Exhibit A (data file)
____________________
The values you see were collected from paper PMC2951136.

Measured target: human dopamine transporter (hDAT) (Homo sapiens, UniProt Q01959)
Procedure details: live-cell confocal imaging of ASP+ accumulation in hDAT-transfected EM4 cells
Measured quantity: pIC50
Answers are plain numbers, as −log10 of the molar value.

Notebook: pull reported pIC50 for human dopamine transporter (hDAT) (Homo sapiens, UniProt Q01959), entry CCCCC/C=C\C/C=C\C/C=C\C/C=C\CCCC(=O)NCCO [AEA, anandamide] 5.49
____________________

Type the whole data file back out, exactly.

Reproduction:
The values you see were collected from paper PMC2951136.

Measured target: human dopamine transporter (hDAT) (Homo sapiens, UniProt Q01959)
Procedure details: live-cell confocal imaging of ASP+ accumulation in hDAT-transfected EM4 cells
Measured quantity: pIC50
Answers are plain numbers, as −log10 of the molar value.

Notebook: pull reported pIC50 for human dopamine transporter (hDAT) (Homo sapiens, UniProt Q01959), entry CCCCC/C=C\C/C=C\C/C=C\C/C=C\CCCC(=O)NCCO [AEA, anandamide] 5.49